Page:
Stephanie Burgis
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Dangerous Days
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I ended up working on revisions for my first-draft short story "Red Ribbons" yesterday instead of writing my daily 1,000 words of Kat, because my brain was too mushy to write anything new. By the time I finished my preliminary round of rewrites (just polishing up the issues that [a] I could see for myself, and [b] I knew how to fix), I felt pretty positive about the story and its potential. Of course, as soon as I rounded up a posse of critiquers (and especially after I sent off the story to the first three), I then immediately realized that the story is actually a total, humiliating mess, an absolute nightmare, worse than anything even a 2-year-old could have in other words, it's all working to my usual short story schedule. I'm restraining myself from making any more changes until all my critiquers have read it, so that I can get the full range of reactions before making any final decisions.

And I got to rationalize taking the day off Kat because, in order to meet my write-a-thon goals, I needed to get the story off to critiquers in time to get my critiques back by the middle of July and take my usual week to absorb the crits (i.e., think: I can't do that! How could I possibly ever do that? There is no WAY ON EARTH that I could make that work--oh. Hmm. Actually...) before I sit down and do the big rewrites in the final week of the Write-a-thon.

But. But, but, but. I was charging ahead with Kat today, pleased with the dangerous new scheme she'd just come up with for herself, enjoying all the little banter and details that surrounded her as she tried to get hold of a pistol in the dark and then--oops. Wait. I suddenly remembered: that pistol, the one I had her looking for, was ten miles away. Tossed out through the window of the local assembly rooms as she watched. Fifteen pages ago.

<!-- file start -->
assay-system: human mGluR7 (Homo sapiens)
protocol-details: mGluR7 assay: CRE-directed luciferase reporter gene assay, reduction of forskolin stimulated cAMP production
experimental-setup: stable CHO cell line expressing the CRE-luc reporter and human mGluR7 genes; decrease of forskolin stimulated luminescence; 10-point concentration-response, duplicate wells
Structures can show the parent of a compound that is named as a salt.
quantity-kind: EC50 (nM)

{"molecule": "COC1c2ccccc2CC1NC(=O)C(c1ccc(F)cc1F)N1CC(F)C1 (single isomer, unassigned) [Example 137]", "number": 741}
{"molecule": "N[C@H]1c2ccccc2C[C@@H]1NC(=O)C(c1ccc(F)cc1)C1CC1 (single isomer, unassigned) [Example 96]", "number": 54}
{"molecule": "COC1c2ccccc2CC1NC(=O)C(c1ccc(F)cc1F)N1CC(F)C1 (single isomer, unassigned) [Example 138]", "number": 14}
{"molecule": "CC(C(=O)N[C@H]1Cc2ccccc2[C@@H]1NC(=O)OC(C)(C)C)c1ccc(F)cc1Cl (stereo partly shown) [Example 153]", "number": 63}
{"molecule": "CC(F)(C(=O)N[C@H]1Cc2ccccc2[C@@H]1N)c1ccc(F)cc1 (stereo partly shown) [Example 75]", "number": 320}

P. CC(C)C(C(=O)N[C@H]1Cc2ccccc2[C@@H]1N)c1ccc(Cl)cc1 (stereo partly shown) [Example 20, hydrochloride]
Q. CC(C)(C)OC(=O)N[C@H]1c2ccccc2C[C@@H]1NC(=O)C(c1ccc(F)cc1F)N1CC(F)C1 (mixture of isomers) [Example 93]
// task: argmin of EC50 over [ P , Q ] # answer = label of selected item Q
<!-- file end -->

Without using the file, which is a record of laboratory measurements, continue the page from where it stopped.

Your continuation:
So I threw out the last 300 words and started over again. Simmering.

The real danger of taking a day away from the novel isn't that you'll lose interest. The real danger - at least for brain-addled writers like me - is that you'll forget everything you wrote in the last chapter!

I'm feeling very silly now...

But I was cheered by something I just found on Emma Bull's blog. As a lot of people know, Emma Bull is one of my favorite writers in the universe, so I was thrilled to find out she'd written the lyrics of a song for the next Chris Ewen CD, "The Hidden Variable" project. (It looks like a really incredible CD, actually - the other song lyrics are written by Neil Gaiman, Gregory Maguire, Peter Straub, Charles De Lint, Poppy Z. Brite, Shelley Jackson, Harvey Jacobs, Caitlin R. Kiernan, China Mieville, Martha Soukup and Lemony Snicket). The song lyrics Emma Bull wrote are here: Man of Action. And now you can listen to an MP3 excerpt from the song (music by Chris Ewen, sung by Malena Teves)! (It's the first link under the header 'Music for a non-existent spy movie'.) And it's so much fun. I'd recommend reading the lyrics as you listen to the song, because (on my laptop, at least), the words are a little hard to make out in the finished version - and the lyrics are too much fun to miss. ("...Does his hair smell like the smoke from burning buildings?/ Does he have a dragon tattoo on his arm?/ I’m the girl on the train with the timer for the bomb/ And I’m looking for a man of action....")

And now it's time to jump back into my novel and finish up those 1,000 words for the day (because sadly, the 300 I deleted don't count anymore)...

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